Virus Outbreak-Maryland

Gov. Larry Hogan (R) takes questions from journalists about a variety of new measures Maryland is taking to try to fight a surge in cases of the coronavirus, including new restrictions and reductions in capacity and closing times for businesses, during a news conference on Tuesday, Nov. 17 in Annapolis. Dr. Thomas Scalea, physician in chief of the R Adams Cowley Shock Trauma Center, is standing right.

Gov. Larry Hogan (R) announced limits to operating hours and capacity for businesses on Tuesday amid a surge in coronavirus cases, saying “we’re in a war right now, and the virus is winning.”

New limits will go into effect Friday at 5 p.m., including a 10 p.m. closing time for bars and restaurants. Also, retail businesses will be limited to 50% capacity, as well as religious institutions, personal services, fitness centers and social clubs.

The Republican governor made the announcement as Maryland reported 2,149 new cases Tuesday morning, and the state entered its second week of recording at least 1,000 cases each day.

“This virus has been with us for so long that too many of us have become numb to the staggering spike in numbers that are being announced every day,” Hogan said.

Hogan also vehemently rejected “all the disinformation that’s being spread all over social media” that seeks to downplay the seriousness of the virus.

“This is not the flu,” Hogan said. “It’s not fake news. It’s not going to magically disappear, just because we’re all tired of it and we want our normal lives back. We are in a war right now, and the virus is winning. Now more than ever, I’m pleading with the people of our state to stand together awhile longer to help us battle this surging virus.”

Hogan said he spoke with Vice President Mike Pence on Monday, and the governor was scheduled to speak with Democratic President-elect Joe Biden on Thursday. A meeting with the National Governors Association also was scheduled for later Tuesday.

“I’m very concerned that we’re in the middle of this battle with people dying and hospitals overflowing in every state in the country, and we have to make sure that there’s a smooth handoff,” Hogan said. “I’m hopeful that we will, and I think it’s getting better, but we have a brand new team that has not been involved that doesn’t really know much about what’s currently happening, and that’s a problem.”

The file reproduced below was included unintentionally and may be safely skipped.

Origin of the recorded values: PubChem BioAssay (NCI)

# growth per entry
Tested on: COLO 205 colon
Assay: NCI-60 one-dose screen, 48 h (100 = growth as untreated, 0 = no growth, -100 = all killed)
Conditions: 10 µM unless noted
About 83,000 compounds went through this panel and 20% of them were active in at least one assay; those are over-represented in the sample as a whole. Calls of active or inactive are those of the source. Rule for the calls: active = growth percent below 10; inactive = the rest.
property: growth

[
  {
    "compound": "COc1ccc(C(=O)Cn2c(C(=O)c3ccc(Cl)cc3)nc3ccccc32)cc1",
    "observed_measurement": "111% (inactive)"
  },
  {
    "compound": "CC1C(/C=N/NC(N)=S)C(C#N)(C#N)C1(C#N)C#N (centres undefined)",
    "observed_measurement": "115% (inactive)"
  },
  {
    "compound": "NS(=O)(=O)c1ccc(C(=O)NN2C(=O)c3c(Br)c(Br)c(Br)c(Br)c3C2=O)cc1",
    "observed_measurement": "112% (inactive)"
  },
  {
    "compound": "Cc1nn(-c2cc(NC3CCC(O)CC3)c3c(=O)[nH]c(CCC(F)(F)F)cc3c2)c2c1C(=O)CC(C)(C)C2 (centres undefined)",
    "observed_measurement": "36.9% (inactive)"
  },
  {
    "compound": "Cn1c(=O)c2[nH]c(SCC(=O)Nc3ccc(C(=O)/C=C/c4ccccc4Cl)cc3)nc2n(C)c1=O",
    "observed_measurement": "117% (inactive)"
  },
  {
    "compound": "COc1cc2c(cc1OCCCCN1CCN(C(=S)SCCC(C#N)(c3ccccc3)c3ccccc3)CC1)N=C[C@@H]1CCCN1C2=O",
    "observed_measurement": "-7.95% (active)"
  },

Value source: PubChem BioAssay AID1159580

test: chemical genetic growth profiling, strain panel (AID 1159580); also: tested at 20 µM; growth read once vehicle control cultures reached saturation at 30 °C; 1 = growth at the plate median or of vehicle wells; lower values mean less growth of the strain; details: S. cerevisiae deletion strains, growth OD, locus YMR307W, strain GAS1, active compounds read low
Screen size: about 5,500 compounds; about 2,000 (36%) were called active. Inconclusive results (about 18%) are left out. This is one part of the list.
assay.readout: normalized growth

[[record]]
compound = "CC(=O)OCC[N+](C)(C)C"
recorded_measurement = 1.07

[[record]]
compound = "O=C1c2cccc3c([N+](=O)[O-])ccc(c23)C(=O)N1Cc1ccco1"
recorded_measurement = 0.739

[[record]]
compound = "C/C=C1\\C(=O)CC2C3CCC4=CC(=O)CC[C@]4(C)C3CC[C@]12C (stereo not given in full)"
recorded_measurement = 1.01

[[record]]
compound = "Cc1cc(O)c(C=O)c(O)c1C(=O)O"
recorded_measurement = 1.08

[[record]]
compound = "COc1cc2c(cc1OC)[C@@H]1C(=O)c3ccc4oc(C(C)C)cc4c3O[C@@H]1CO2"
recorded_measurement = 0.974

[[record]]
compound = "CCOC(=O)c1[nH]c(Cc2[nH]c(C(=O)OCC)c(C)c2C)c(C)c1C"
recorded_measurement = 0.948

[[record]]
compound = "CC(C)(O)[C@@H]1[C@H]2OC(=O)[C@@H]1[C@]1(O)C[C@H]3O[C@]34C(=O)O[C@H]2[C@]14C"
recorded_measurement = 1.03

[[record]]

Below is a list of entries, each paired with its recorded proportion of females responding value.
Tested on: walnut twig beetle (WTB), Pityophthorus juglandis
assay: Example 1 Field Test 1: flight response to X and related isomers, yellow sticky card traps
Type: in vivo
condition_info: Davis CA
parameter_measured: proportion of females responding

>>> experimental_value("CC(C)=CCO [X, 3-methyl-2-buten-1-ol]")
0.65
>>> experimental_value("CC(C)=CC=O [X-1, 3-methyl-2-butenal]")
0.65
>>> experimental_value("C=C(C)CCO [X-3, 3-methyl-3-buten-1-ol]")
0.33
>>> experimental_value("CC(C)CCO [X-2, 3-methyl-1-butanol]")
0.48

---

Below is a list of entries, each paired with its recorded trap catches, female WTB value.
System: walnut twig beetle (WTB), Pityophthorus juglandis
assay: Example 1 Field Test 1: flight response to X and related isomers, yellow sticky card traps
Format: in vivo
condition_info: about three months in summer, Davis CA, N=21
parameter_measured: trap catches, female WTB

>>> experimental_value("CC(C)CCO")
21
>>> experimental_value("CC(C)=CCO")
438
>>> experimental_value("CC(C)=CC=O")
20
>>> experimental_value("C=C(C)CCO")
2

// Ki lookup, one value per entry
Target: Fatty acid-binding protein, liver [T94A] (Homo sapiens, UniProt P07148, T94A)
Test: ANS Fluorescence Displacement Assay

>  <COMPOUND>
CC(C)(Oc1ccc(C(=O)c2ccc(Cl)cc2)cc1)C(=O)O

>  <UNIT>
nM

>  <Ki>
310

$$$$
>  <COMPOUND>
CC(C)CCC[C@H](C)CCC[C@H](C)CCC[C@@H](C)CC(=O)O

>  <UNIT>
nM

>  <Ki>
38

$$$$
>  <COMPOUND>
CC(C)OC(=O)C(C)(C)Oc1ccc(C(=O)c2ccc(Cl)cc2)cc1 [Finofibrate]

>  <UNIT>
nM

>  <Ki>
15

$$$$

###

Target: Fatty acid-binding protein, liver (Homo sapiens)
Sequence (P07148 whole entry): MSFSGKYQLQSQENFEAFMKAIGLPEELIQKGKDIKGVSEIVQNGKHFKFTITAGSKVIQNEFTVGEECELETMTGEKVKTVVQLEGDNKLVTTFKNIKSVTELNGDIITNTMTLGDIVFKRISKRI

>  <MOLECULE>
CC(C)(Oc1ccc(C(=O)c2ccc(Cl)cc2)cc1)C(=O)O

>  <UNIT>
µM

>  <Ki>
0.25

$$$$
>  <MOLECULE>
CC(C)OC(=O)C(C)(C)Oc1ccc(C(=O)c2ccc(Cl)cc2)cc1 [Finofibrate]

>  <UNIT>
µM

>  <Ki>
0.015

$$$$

The governor also announced no fans will be allowed at racetracks or professional and collegiate stadiums across the state.

In addition, state health officials have issued an emergency order to prohibit all hospital visitation until further notice with some exceptions, including end-of-life care, obstetrics, parents or guardians of minors, and support for people with disabilities.

The state issued an emergency order allowing hospitals that are either full or nearing capacity limits to transfer patients to hospitals that are equipped to provide them with the care they need. The step is being taken to try to ease overcrowded hospitals in some areas of the state, putting patients in hospitals where beds are available.

Maryland reported Tuesday that hospitalizations due to the virus are up to 1,046. That’s an increase of 61 from the previous day.

The state also reported 26 deaths in a 24-hour period. Maryland has reported a total of at least 4,186 deaths from the coronavirus.

State health officials issued guidance warning hospitals and other medical facilities to avoid any elective procedure admissions that are not urgent or life-saving.

The governor also announced new limits on nursing home visitation. Until further notice, indoor visitation at Maryland nursing homes will generally be limited to compassionate care, and all visitors must have proof of a negative COVID-19 test result within 72 hours before their visit. Nursing homes will have mandatory twice-weekly testing for all staff, as well as mandatory weekly testing for all nursing home residents, effective no later than Nov. 20.